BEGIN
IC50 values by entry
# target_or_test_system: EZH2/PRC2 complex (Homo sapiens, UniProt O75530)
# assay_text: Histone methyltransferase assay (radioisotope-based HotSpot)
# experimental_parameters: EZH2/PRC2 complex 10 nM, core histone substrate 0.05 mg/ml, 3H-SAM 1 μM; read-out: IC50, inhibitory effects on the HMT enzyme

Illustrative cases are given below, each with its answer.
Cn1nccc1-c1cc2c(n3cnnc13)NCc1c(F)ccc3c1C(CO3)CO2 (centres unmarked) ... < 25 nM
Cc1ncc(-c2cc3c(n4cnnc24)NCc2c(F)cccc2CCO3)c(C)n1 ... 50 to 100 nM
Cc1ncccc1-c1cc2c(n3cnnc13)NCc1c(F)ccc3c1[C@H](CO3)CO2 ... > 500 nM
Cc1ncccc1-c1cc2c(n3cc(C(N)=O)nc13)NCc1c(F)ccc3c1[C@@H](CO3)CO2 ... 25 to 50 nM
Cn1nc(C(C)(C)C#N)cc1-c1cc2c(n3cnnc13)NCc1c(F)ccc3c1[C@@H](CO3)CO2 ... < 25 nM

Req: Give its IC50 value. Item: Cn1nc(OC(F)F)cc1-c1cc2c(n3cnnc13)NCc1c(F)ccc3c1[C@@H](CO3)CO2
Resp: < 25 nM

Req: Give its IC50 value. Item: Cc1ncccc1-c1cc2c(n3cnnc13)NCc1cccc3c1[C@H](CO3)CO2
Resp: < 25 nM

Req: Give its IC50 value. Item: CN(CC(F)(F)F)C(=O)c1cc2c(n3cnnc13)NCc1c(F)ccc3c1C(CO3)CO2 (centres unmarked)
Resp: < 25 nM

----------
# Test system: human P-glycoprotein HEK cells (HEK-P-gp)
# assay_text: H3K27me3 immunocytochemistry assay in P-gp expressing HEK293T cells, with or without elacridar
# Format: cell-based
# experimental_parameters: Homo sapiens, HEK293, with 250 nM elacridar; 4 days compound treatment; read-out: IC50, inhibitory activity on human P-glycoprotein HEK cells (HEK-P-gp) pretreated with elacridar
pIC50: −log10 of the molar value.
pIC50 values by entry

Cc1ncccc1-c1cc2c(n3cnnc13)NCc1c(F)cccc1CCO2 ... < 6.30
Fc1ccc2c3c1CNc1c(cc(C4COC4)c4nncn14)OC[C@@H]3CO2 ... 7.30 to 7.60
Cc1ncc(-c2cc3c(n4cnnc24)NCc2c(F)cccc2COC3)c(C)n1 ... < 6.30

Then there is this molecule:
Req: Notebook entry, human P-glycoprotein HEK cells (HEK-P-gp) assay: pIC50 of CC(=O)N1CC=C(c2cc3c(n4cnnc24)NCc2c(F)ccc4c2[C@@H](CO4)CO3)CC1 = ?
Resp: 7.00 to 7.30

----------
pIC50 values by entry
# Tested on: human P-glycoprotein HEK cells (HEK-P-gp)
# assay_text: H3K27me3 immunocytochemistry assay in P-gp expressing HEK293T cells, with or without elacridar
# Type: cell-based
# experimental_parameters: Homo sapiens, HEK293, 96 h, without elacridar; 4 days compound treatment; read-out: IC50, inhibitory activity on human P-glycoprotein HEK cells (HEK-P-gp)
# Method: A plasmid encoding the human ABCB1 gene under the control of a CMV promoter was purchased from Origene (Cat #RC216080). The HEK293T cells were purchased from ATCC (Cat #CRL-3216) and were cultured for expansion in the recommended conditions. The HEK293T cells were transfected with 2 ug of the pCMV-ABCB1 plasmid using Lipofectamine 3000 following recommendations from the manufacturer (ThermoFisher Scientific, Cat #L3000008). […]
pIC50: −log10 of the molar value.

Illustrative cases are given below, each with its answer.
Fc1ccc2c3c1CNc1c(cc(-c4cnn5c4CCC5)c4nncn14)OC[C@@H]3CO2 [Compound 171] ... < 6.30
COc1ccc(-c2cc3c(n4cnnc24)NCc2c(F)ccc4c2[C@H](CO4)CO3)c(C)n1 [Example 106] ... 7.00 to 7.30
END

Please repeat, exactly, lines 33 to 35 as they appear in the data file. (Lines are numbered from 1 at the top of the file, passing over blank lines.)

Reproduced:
# assay_text: H3K27me3 immunocytochemistry assay in P-gp expressing HEK293T cells, with or without elacridar
# Type: cell-based
# experimental_parameters: Homo sapiens, HEK293, 96 h, without elacridar; 4 days compound treatment; read-out: IC50, inhibitory activity on human P-glycoprotein HEK cells (HEK-P-gp)